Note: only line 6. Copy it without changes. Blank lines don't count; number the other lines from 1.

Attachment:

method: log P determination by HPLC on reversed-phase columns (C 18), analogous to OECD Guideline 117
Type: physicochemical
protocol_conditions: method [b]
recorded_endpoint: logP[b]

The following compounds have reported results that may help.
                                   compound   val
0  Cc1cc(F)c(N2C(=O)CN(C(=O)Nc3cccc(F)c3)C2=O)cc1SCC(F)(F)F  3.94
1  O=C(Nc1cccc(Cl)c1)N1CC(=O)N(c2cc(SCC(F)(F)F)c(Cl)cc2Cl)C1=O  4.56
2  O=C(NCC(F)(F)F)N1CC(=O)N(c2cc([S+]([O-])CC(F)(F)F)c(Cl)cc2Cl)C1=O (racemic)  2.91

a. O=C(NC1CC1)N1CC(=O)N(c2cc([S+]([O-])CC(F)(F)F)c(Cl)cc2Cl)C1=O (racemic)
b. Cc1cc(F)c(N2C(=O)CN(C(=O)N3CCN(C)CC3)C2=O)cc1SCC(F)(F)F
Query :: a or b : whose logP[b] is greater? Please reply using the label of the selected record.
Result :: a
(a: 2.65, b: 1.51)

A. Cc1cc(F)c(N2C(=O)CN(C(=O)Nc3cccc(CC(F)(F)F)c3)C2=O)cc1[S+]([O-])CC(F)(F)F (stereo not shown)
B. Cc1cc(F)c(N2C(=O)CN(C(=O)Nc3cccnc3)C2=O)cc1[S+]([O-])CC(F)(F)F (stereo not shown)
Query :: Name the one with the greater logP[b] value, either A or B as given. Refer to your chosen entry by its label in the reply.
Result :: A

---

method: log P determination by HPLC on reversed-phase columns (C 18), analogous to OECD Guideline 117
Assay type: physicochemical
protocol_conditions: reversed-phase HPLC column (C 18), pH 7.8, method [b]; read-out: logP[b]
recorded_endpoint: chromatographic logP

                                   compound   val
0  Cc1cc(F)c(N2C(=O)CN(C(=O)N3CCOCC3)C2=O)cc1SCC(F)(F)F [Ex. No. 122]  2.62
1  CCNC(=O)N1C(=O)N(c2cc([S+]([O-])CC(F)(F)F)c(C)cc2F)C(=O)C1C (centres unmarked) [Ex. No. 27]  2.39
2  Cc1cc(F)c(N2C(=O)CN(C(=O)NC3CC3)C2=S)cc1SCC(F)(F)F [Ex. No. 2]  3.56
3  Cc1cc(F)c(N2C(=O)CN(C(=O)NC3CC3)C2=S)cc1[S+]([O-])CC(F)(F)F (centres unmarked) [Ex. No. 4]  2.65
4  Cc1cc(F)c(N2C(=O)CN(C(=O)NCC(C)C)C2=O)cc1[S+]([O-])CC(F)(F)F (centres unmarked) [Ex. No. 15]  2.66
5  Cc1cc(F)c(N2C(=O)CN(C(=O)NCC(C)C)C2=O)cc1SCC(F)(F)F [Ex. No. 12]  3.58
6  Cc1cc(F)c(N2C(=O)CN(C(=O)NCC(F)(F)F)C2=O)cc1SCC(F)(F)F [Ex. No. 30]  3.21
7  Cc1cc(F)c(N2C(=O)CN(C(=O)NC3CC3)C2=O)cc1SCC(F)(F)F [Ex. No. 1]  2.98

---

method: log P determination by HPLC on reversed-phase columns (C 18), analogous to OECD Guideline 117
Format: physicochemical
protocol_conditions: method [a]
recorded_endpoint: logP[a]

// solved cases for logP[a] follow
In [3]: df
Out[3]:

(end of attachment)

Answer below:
                                   compound   val